It is estimated that diabetes cost on average $11, 744 per person per year. For obesity, patients spent an average of $1,429 more on health care than did people within the normal weight range. Even with adequate insurance coverage and government assistance many Latino families, especially ones below the poverty line have a difficult time paying for treatments. Families sacrifice basic and essential needs like heating and food in order to pay for treatment and prescription medication. Many of these impoverished patients end up accumulating huge credit card debts in order to pay for these large expenses. Paying these credit card debts and their high interest rates can cause long-term and even generational economic problems. These families focus most of their resources in combating diseases and debt at the expense of important long-term financial investments like college education (Latinos rank near the bottom in college attendance). This isn’t strictly a Latino issue, these diseases effect all races and ethnicities from the lower socio-economic standings.

Diabetes and obesity create loses in financial production for families and the community. These loses in productivity are devastating for families living on the fiscal edge. Treating diabetes and obesity related disease drains a family’s time, energy, and emotions. That same time and energy could utilized in becoming more financially and socially productive. These poor families end up making hard decisions and creating bad habit just to pay for treatment. Many of them end up consuming inferior foods and goods that are low in nutrients and high in fats, calories, and sugar. These foods are usually inexpensive juices and soft drinks with high amount of fructose corn syrup and fast food burgers laden with saturated fat and calories. For these families eating from the dollar menu at McDonald’s cheaper than buying leafy greens and fruits. In many Latino neighborhoods junk and fast food is more accessible than a grocery store. This ends up being a vicious cycle of disease that never gets properly treated and managed.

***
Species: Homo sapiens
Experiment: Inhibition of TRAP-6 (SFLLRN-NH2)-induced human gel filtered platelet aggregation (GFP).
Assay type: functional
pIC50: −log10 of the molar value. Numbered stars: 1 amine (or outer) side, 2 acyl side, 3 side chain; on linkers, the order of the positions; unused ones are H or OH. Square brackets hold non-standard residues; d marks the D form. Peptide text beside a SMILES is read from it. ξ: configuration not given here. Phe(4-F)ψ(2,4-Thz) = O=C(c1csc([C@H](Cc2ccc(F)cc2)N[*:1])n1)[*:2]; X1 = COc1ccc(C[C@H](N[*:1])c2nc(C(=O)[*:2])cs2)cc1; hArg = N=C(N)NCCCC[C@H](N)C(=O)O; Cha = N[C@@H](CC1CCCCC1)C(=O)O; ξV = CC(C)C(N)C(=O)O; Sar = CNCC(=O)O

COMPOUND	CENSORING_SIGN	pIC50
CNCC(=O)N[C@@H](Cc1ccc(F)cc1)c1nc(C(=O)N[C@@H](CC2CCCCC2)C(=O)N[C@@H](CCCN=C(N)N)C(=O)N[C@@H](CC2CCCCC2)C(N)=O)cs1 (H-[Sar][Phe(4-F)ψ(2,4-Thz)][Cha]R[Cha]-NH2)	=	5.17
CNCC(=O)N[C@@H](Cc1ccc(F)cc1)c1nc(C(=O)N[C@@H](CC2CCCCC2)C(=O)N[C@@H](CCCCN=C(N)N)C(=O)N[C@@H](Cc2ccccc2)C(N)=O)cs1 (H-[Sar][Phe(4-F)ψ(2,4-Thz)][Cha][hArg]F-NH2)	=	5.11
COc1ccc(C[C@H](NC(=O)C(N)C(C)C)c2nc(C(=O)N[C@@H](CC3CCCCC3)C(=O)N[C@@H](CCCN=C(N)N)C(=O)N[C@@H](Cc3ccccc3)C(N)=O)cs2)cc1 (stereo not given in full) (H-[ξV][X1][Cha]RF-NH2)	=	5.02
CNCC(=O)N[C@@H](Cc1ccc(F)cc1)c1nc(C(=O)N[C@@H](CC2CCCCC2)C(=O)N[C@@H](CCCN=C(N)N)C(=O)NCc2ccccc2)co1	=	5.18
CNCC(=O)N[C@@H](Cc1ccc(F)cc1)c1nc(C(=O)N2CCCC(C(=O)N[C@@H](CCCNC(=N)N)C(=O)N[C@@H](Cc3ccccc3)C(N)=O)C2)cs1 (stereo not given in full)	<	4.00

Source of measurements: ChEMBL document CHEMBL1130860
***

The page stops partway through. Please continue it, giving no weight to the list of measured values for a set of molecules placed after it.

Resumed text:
Part 2: Inadequate Care for Latinos

These grave health care issues are compounded by the inadequate access to care for Hispanics. This lack of care stems from several factors such as socio-economical standing, government policy, underinsurance, lack of income to treat these diseases, and how Latinos culturally view medicine and certain treatments. The next blog we will explore and go in-depth into these factors, especially into the socio-economic conditions that affect all races and ethnicities.

Stay tuned and please comment on my blog! All comments are welcomed and appreciated!

Citation:
Wolfe , Lahle A. “1 in 2 Hispanic Children May Develop Diabetes.” World Diabetes Day USA. 1 Oct. 2009. Web. 08 Apr. 2011. .

Pallarito, Karen. “How the Costs of Type 2 Diabetes Add Up – Type 2 Diabetes – Health.com.” Health.com: Health News, Wellness, and Medical Information. 6 May 2008. Web. 08 Apr. 2011. .

Holden, By Diana. “Fact Check: The Cost of Obesity – CNN.com.” CNN.com – Breaking News, U.S., World, Weather, Entertainment & Video News. 9 Feb. 2009. Web. 08 Apr. 2011. .

“Direct & Indirect Costs of Diabetes in the United States – American Diabetes Association.” American Diabetes Association Home Page. Web. 08 Apr. 2011. .

Henneberg, Molly. “Hispanic Boom Brings Big Changes for Nation and Its Politics – FoxNews.com.” FoxNews.com – Breaking News | Latest News | Current News. 24 Mar. 2010. Web. 08 Apr. 2011. .